Day Sail to Santa Maria.

We had to take on fuel, so we were slow getting out of Sao Meguel.  We had to wait while Flying Doplin finished.  Eventually, the dock was free.  We fueled and headed out.  The wind was mild and right on our stern.  We sailed between 5 and 6 knots for five hours.    We had to gibe and in the process of shifting the whisker pole to the starboard side, the pole ripped a 5 inch tear in the foot of the genoa sail. We sailed on because it was in the foot of the sail there was two layers of fabric.

Roy and Carlos setting the whisker pole on the genoa.

We were the last ones to leave Sao Miguel and eventually caught Migaloo.  At that point the wind died and we used the Yanmar sail, i.e., the diesel engine to reach Santa Maria before customs closed.

Once in Santa Maria, we were invited to Principal Interest for drinks and appetizers. We received the tour of another incredible boat.  If the Oyster is a Rolls, a Farr is a Bentley.  The mast is 95 ft tall, the keel is 9.5 ft.  Even the rudder is 7.5 deep.  It is 60 ft long.  The boat is built to go fast.  On AIS, Carlos and Kathy watched Ed maneuver the boat in the very tight marina.  Keeping with the auto metaphor, it was like parking a Chevy Suburban in a European parking garage designed for Smart cars.  Somehow without crashing into another boat or the dock, Ed found a space that would fit. The Migaloo crew joined the North Wind crew and told docking horror tales.

Evening at the marina on Santa Maria.

Bus Tour of São Miguel

“Azorean legend has it that long ago a beautiful Princess with piercing blue eyes used to roam the countryside because she was in love with land. One day she came across a humble shepherd tending to his flock on a nearby hillside. She and the shepherd began talking about their shared love of the flora and fauna all around. They returned to the same spot day after day to meet and quickly fell into love. When the King found out his daughter was in love in a lowly shepherd, he was displeased and told his daughter she had to marry a foreign prince and she was no longer allowed to see the shepherd. The Princess knew she must oblige her father, but asked the King if she could see her love one more time. She and the shepherd met a final time, at the same spot on the hillside, and she shared the sad news. They both cried endless tears, and it’s said that her flowing blue tears filled the Blue Lake and tears from his emerald colored eyes filled the Green Lake. While they were separated from that moment on, they were still together forever in those two connecting lakes.” from 

From this perspective, it looks like the lake in the foreground is as large as the one behind it.  However, the Blue lake in the background is much bigger.  It is a Blue Lake because it reflects the blue of the sky.  In contrast, the smaller Green lake reflects the green color of the vegetation sourrounding the lake.  The lakes formed in a large volcanic crater.

I enjoyed a Coke with ice and lemon at the above resturant.  If you ask for a coke with ice, they normally a slice of lemon.  This little town is on the banks of the Blue Lake.  Our guide mentioned that the houses are small and very expensive, 2 million Euros ($2.300,000).

Even small towns have large churches.  The lichens covered the trees on the path to the church.

Where the Azorean pineapples are grown.  The roof is painted white.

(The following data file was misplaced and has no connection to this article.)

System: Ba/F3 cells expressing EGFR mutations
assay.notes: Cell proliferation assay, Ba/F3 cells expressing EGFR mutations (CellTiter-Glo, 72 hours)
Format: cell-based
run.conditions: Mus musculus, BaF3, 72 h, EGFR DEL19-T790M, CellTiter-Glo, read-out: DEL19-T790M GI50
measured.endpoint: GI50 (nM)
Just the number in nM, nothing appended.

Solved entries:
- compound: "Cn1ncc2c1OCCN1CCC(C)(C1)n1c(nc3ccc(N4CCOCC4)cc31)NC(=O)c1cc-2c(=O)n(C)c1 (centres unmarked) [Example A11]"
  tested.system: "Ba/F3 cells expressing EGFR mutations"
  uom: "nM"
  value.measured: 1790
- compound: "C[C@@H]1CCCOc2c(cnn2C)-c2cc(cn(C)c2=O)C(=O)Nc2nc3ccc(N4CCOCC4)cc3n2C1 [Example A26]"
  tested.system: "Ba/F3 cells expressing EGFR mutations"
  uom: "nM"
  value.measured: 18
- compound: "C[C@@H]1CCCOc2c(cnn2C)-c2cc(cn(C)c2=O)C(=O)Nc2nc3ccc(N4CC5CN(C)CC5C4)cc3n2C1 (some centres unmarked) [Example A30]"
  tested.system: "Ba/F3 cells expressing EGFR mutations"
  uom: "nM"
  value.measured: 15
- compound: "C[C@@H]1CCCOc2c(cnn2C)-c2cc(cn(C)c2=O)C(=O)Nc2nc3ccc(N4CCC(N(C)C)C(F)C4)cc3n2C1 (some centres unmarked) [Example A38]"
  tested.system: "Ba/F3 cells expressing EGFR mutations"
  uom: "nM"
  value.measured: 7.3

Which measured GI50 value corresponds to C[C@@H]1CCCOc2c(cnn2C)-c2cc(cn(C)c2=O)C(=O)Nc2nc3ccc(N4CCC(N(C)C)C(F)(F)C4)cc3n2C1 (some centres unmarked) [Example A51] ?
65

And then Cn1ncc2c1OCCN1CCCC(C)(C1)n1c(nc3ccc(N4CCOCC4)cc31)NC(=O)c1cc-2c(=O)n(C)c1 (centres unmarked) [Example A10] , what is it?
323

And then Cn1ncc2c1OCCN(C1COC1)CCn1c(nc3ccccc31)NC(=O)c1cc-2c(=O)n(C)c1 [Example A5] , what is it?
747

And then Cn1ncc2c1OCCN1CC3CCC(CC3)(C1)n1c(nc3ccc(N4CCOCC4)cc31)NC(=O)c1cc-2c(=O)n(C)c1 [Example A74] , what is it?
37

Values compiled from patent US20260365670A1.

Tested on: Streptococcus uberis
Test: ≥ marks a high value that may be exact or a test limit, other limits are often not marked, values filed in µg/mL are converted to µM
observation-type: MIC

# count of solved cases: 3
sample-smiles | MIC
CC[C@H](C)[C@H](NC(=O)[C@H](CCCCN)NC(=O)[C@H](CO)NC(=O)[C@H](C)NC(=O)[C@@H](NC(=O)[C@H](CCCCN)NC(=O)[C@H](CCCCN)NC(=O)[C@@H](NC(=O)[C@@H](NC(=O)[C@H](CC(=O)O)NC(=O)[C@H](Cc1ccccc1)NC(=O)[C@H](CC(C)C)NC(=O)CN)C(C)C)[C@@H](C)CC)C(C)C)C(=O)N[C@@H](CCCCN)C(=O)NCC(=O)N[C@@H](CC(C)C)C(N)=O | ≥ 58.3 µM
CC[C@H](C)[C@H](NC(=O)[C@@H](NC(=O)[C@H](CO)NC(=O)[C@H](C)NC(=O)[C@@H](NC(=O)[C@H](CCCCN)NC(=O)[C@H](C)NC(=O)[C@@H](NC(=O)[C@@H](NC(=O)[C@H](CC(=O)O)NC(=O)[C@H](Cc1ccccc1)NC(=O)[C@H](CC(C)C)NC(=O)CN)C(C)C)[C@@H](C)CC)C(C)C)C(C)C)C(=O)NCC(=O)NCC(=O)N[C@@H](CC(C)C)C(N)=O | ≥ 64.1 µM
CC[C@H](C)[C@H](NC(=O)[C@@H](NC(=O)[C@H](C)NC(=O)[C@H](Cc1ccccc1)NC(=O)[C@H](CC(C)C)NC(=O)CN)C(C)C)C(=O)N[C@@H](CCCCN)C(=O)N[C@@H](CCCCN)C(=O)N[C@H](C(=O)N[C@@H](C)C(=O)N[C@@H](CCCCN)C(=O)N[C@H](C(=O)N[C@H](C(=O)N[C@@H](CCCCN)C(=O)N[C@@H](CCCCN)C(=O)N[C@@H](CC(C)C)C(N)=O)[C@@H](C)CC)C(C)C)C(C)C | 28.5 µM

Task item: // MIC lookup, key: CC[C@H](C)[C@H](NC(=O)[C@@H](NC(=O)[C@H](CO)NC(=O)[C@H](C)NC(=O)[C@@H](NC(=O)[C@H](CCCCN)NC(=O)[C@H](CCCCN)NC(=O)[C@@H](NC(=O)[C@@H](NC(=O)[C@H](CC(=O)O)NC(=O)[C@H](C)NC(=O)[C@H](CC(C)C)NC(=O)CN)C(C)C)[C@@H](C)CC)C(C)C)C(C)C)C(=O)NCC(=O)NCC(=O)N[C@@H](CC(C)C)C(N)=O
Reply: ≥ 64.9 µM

When the paints are this big, they fill the hot house with smoke.  This puts the plants on the same timetable.

Overnight Sail to Ponta Delgada

Last night, we left Terceira at 1800.  As we motored out of the harbor, we stowed the dock lines and the fenders.   We had daylight for a couple of hours, so were able to see the sails and trim properly.  Before departing, I was not sure about an evening departure.  I questioned voluntarily submitting to a night of interrupted sleep.  I was on for the 2200 shift.  Roy had trimmed the sails well and we were cruising at a comfortable 7-8 kts, very pleasant.  Himmel was .2 nm behind us and Principal Interest was about the same in front of us.  During my shift the wind picked up to 14-16 and we were doing a solid 8 – 8.5 kts.  During the next two hours we passed Principal Interest and put more than a 1 nm between us and both boots.

Carlos took over after my shift.  About an hour into his shift there was a gust of wind that suddenly heeled us over, not to the point of putting the sails in the water.  It was enough to shut off the autopilot.  Carlos was teethed to the table and unable to get to the helm in time to avert a 360.  I slept through it, while Roy emerged from his cabin to help.  It turned out the gusting winds returned to a steady 14-15 kts.  My morning shift started at 0600 and the wind had dropped to 6-8 kts.  Eventually, we dropped the sails and I steered us to Ponta Delgada.  Carlos parked us in a slip.  While Kathy and Carlos went to customs to check us in, I had granola and several cups of English Breakfast tea.  Very tranquil start of the day.  After the experience of the 90 nm night sail, I decided I liked it.  Something worth doing in the future.

This is the cafe were I had a Coke (with ice and lemon) and used the wifi to upload this post. We are in the marina in Ponta Delgada.
I am looking at this church while writing this caption.
This is just to the left of the church.  I walked down this alley to arrive at the cafe.
The crew of Silkie, the only ARC sailors with kids.  Four kids from 2 to 11.  
There are gardeners employed to take care of the flowers along most of the roads.  If we had been here a couple of weeks later, the Hydrangeas would have been incredible.